Of the quarterbacks to play under Chip Kelly at Oregon, only Dennis Dixon has ever started a game in the NFL.
Dixon was a fifth round selection of the Pittsburgh Steelers who started three games in relief of Ben Roethlisberger during his four seasons with the team. He then failed to make Kelly's roster in Philadelphia last year, before joining the Buffalo Bills to compete for a roster spot ahead of the 2014 season.
A very low bar has been set for Marcus Mariota.
Mariota is the current starting quarterback at Oregon. He played one season under Kelly in 2012, before Kelly moved on to the NFL and Mariota became one of the most highly-thought-of prospects for the 2014 draft. The lure of winning a National Championship and the disruption caused by a knee injury appeared to motivate Mariota to skip the draft and return to college.
Without a Jadeveon Clowney to steal the attention this year, Mariota appears to be the top prospect entering the 2014 college football season.
One of the first things to look at with a quarterback coming out of what is still considered an unconventional offense at the professional level is pocket presence. Even though the Oregon offense features plenty of screens, quick passes and first-read throws, Mariota showed on a regular basis that he knew how to react to pressure in the pocket while reading the defense.
On this play against UCLA, Mariota lines up in the pocket on Third-and-7. The defense has three players on the defensive line, with pass-rushing specialist Anthony Barr lined up wide of the offense's left tackle.
When Mariota gets the ball from his center, he drops backwards into the pocket while keeping his eyes downfield. At the same time, Barr explodes off the edge and gets past the outside shoulder of Oregon's left tackle. The left tackle has completely given up on his technique as he tries to recover positioning with his feet facing his own end zone.
Without dropping his eyes to the pass rush, Mariota steps up in the pocket so that his left tackle is now in a better position to block Barr. Mariota could continue into the red area and attempt to scramble for the first down, but there are three linebackers in line with the first down marker who would be in position to stop him. Instead he settles in the pocket.
Barr immediately begins to push the left tackle backwards into the pocket where Mariota is standing. The left tackle is unable to withstand Barr's power, so Mariota again neutralizes his rush with his movement in the pocket. Mariota steps backwards and resets his feet to throw the ball down the field.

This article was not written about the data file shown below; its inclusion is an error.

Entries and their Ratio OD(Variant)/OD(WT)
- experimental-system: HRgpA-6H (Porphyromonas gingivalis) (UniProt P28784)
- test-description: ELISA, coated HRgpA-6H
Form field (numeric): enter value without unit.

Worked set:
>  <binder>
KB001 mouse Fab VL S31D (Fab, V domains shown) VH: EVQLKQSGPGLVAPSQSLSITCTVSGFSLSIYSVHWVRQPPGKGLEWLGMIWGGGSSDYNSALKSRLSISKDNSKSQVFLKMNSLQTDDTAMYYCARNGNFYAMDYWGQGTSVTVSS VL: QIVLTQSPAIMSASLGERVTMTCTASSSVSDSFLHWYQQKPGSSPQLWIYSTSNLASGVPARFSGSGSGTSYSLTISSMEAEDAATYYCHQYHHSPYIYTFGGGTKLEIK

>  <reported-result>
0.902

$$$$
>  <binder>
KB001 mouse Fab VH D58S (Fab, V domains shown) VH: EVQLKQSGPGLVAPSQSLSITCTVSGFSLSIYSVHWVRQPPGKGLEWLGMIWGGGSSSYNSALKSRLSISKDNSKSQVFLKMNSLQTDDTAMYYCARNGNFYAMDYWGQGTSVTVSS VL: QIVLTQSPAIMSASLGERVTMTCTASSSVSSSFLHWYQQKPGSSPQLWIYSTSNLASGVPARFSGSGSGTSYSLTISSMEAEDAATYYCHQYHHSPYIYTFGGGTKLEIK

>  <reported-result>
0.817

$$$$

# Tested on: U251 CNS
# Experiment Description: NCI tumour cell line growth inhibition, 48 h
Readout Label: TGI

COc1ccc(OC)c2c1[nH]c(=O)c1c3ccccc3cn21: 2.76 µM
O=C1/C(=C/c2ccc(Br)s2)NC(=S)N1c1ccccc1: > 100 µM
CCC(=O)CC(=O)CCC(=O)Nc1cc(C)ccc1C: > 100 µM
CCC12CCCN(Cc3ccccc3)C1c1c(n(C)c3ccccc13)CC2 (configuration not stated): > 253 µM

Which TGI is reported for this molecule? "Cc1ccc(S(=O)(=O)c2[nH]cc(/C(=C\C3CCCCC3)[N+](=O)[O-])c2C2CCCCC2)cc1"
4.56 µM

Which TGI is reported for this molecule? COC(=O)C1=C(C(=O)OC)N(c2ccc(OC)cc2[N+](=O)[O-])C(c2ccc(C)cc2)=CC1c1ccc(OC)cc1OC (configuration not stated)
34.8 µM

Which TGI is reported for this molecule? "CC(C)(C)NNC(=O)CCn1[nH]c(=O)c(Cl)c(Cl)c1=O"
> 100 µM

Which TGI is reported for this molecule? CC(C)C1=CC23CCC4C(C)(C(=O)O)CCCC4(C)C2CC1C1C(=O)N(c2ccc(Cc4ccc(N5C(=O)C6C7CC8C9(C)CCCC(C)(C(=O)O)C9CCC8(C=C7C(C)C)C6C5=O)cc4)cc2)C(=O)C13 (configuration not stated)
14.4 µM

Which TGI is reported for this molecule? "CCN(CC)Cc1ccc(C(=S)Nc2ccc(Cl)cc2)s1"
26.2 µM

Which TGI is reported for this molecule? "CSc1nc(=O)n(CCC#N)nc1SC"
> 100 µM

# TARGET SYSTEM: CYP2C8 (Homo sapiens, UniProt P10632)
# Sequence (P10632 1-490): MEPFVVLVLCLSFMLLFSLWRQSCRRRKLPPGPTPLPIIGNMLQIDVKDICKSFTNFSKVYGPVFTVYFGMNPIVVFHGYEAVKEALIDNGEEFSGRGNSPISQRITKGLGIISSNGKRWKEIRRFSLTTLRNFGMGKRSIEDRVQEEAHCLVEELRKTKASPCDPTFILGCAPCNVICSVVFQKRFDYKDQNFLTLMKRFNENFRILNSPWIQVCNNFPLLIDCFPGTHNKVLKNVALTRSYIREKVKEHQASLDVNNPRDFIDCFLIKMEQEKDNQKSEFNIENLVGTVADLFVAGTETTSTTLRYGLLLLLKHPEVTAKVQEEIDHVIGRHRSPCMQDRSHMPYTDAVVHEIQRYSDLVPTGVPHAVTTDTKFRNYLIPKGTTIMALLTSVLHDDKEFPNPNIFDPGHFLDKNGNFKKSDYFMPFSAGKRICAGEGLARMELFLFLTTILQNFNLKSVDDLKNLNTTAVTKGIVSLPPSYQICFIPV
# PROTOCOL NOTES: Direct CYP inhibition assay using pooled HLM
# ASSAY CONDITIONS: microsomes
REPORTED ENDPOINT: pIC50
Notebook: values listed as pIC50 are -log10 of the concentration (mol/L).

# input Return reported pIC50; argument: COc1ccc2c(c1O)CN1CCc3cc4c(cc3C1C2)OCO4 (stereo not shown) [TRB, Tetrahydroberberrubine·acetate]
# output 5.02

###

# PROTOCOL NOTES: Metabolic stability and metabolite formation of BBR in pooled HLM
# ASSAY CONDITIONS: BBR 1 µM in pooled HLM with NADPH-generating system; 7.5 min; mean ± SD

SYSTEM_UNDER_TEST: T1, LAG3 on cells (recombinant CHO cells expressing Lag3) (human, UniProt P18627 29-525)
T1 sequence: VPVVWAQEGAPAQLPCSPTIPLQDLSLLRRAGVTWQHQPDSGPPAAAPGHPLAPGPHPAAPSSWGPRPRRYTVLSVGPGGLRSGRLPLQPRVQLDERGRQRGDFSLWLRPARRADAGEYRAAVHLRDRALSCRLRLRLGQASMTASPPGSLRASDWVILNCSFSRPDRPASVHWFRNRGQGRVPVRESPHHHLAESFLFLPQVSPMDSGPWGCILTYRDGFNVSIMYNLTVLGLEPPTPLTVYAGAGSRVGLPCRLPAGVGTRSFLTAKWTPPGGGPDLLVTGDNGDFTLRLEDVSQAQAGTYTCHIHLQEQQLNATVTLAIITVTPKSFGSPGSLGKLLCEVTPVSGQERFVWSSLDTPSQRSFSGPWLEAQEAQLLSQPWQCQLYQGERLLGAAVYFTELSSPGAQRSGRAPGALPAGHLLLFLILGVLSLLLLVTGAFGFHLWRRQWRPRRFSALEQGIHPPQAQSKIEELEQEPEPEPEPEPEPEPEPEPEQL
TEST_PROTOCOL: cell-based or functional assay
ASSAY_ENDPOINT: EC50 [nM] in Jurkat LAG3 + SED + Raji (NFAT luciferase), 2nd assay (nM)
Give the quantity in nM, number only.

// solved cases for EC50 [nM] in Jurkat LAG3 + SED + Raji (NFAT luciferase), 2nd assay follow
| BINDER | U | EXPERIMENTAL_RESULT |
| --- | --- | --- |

Not once did Mariota take his eyes away from the coverage, but he felt Barr's presence or saw him in his peripheral vision to avoid him. His agility, balance and awareness couldn't have been better, but he still had to complete the throw down the field.
Mariota has to flight the football over multiple defenders and drop it in a spot where his receiver is waiting for the ball as another defender attacks it from behind. On this throw, he needed to show pinpoint accuracy, control of trajectory and arm strength. He couldn't have made a more impressive play on a difficult third down.
Even while playing in Oregon's offense, Mariota was still asked to regularly manipulate the pocket while reading the defense.
As his production and lack of interceptions suggest, Mariota excelled executing the Oregon offense. He was rarely forced to throw the ball into tight windows because he was able to consistently find the open receiver. Notably, Mariota regularly looked through two receivers and threw to his third option rather than being limited to the early options in the offense during the 2013 season.
By using his athleticism and awareness, Mariota was able to remain very poised in the pocket from snap to snap. The main concern with Mariota in the pocket is ball security. He fumbled 11 times in 2013, but those fumbles were more about how he held the ball while in the pocket rather than his throwing mechanics.
Unlike Jameis Winston, the very talented FSU prospect who will likely compete with Mariota to be the first quarterback taken in 2015, Mariota doesn't need to overhaul his mechanics.
As the above image shows, Mariota has a very quick and compact release. He is able to release the ball as fast as receivers work through their breaks and fast enough to negate open rushers. Importantly, he doesn't lean over his front foot or throw off balance unnecessarily because of poor footwork. He releases the ball from a high point and it flies out of his hand with impressive velocity.
Mariota's mechanics are consistent from the pocket, even though he will adjust to throw the ball from a crowd or on the move when he has to.